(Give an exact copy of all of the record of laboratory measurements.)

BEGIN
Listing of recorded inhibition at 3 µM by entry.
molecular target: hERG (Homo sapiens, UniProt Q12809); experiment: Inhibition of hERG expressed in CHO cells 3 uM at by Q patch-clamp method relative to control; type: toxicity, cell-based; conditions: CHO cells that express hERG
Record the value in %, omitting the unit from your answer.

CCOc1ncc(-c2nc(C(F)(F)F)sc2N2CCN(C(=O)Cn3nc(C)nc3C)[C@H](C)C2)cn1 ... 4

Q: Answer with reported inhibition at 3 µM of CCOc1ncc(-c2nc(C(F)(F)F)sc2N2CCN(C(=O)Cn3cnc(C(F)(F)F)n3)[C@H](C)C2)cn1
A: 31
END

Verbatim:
Listing of recorded inhibition at 3 µM by entry.
molecular target: hERG (Homo sapiens, UniProt Q12809); experiment: Inhibition of hERG expressed in CHO cells 3 uM at by Q patch-clamp method relative to control; type: toxicity, cell-based; conditions: CHO cells that express hERG
Record the value in %, omitting the unit from your answer.

CCOc1ncc(-c2nc(C(F)(F)F)sc2N2CCN(C(=O)Cn3nc(C)nc3C)[C@H](C)C2)cn1 ... 4

Q: Answer with reported inhibition at 3 µM of CCOc1ncc(-c2nc(C(F)(F)F)sc2N2CCN(C(=O)Cn3cnc(C(F)(F)F)n3)[C@H](C)C2)cn1
A: 31